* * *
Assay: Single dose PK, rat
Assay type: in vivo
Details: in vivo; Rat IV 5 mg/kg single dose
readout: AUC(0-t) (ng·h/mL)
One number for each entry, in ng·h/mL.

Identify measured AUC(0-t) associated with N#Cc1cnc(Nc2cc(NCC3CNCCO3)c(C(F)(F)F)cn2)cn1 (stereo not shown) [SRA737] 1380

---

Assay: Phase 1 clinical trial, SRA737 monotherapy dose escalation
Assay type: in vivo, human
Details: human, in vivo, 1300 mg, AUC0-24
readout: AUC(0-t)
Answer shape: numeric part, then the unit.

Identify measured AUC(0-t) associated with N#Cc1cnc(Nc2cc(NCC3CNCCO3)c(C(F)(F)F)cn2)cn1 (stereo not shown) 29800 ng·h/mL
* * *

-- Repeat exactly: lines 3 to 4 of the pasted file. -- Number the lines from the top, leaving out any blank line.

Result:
Details: in vivo; Rat IV 5 mg/kg single dose
readout: AUC(0-t) (ng·h/mL)